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Day 8: Seeing the Sights

After a long week serving the community for the Lord, we have a day of touring the city. The day is filled with everyone getting pictures at landmarks and places of interest.

We have passed City Hall and JFK Plaza several times this week, but not had much time to appreciate the sights and get proper group pictures. We make sure everyone gets all the pictures they want.

Riding over to Old City, we split up into several groups. Some stopped by Independence Hall and the Liberty Bell, but the lines were super long. A small group went by the Mütter Museum, a medical museum. Yet another went by Christ Church (seven of the founding fathers attended there), Elfreth's Alley (the nation's oldest residential street), and the docks, where they saw several ships, including a docked military ship on the other side of the water.

We liked the Reading Terminal Market so much, we went back again today for lunch. Everybody tried something new this time around, though everything was delicious.

The highlight of the day was undoubtedly Eastern State Penitentiary (ESP). ESP is an abandoned prison a few miles from downtown Philly. Built in 1829, it operated until 1971. Among some of its notable prisoners, Al Capone was incarcerated here.

We had a scheduled, after-hours tour of ESP. The tour guide was quite good, explaining and bringing up historical and modern issues with the prison system, both with ESP and other prisons. Outside, the Gothic architecture was intended to deter crime by being an imposing prison on a hill, although now the city has surrounded it completely. Inside, the halls were designed to look like a church with their high, curved ceilings. Everything about the inside of the original building was designed to encourage reflection from the prisoners. The prison originally operated under a methodology of mostly solitary confinement for all prisoners, with genuine penitence being the ultimate goal. Later years saw the impracticality of several aspects of that, and the increasing prison population eventually led to the abandonment of that mentality to a more utilitarian philosophy.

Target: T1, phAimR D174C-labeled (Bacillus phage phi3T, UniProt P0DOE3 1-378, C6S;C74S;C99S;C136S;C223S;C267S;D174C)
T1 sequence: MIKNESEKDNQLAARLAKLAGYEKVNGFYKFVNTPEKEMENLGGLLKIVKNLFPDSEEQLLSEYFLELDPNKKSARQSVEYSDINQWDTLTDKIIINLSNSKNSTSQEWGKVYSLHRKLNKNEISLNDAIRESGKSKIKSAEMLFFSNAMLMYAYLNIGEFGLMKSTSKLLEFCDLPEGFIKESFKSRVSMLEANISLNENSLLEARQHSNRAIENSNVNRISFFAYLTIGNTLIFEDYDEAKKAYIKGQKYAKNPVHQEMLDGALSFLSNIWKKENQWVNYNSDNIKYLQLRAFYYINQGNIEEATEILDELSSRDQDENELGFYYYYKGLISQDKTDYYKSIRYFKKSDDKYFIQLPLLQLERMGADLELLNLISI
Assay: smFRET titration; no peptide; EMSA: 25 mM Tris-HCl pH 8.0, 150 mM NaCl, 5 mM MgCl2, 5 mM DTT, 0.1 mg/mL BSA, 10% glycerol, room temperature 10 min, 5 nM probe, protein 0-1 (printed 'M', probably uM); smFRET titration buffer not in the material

The issues raised by the tour guide made us think about the United States' justice system and if there are ways to improve it. A few discussions over dinner revolved around this topic. Dinner was ordered in from two local restaurants, Lazo's and Angelino's, a few blocks from the church. Over the week, we've ordered several lunches from Lazo's and built a great relationship with the owner. The staff was great and willing to work with such a big group on a Friday night. On hearing tonight would be our last day in Philly, the owner insisted on taking a photo of the group who went to pick up the food. The pizza, stromboli, and wings were amazing!

Dinner was succeeded by worship, taking communion, and prayer for and with each other. Mission trip worship times are always something special, but the last night with communion and the prayer brings out joyful tears and many hugs among the team.

Our flight time allows us to sleep in and catch up on some sleep. Our flight is scheduled to arrive in Atlanta around 7:30pm. We look forward to meeting our families at the airport and driving back to our own homes. See you later today!